I’m lucky enough to not be addicted to alcohol, but economist Tyler Cowen shared an interesting perspective on this podcast: that alcohol is so harmful to much of the population -- those who are addicted to alcohol -- that the only responsible thing to do is to not drink, so it won’t be such a normal thing anymore.

3. No caffeine

This one is hard for the coffee lovers. Caffeine, again, is an addictive substance. What happens when you’re addicted to something? You don’t use it, it uses you.

The more caffeine you use, the more caffeine you need, until you simply can’t get enough. Many people don’t realize that their caffeine use is at the root of other conditions, such as anxiety, depression, high blood pressure, even schizophrenia.

Additionally, using caffeine, even in the morning, can reduce the quality of your sleep that night -- whether you know it or not.

4. 8 hours of sleep a night

Speaking of sleep, one of the best things you can do for your health and well being is get enough sleep. Sleep is especially important for creativity: To have great ideas, you need to have knowledge to connect into great ideas. To have knowledge, you need to form memories. To form memories, you need to sleep well. Yet another reason to cut out caffeine. Sleep is the new coffee.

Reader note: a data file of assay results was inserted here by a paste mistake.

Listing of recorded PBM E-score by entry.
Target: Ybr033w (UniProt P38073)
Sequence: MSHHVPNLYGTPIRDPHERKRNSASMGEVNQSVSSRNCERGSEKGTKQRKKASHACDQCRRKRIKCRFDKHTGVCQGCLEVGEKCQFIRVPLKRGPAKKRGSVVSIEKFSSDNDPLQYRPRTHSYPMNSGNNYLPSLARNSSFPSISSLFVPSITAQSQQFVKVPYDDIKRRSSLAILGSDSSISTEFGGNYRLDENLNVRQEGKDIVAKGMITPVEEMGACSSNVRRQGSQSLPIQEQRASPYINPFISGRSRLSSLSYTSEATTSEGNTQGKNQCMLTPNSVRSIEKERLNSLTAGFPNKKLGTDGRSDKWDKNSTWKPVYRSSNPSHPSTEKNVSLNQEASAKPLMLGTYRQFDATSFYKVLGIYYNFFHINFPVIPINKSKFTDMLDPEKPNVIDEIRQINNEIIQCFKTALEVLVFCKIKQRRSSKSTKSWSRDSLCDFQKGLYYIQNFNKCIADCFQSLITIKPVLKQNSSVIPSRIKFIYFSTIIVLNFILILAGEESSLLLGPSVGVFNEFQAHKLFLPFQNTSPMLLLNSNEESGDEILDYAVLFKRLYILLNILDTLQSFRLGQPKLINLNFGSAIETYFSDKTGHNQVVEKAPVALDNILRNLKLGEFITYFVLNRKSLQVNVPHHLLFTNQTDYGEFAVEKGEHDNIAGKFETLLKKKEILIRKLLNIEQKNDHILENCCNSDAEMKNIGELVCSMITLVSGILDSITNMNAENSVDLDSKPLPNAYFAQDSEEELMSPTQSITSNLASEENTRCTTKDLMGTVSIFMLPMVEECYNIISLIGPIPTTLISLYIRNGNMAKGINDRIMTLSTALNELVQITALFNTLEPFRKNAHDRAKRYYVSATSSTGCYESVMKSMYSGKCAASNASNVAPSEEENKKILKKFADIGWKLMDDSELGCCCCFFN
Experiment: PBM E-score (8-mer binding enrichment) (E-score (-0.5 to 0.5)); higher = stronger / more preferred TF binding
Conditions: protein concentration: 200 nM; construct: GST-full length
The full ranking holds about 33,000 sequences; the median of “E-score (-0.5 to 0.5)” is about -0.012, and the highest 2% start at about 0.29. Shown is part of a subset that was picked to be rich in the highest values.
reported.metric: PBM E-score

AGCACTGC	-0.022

5. Throw your TV in the garbage

According to Neilson, Americans watch an astounding four hours a day of television. Imagine everything you could do in four hours a day.

I think there’s a neurological component to this, too. As someone who watches very little TV, when I do finally see TV, it’s jarring. The way people interact is childish, everything is broken down for short attention spans. Even if you do something productive while watching TV, I bet you would do it better if you would turn it off.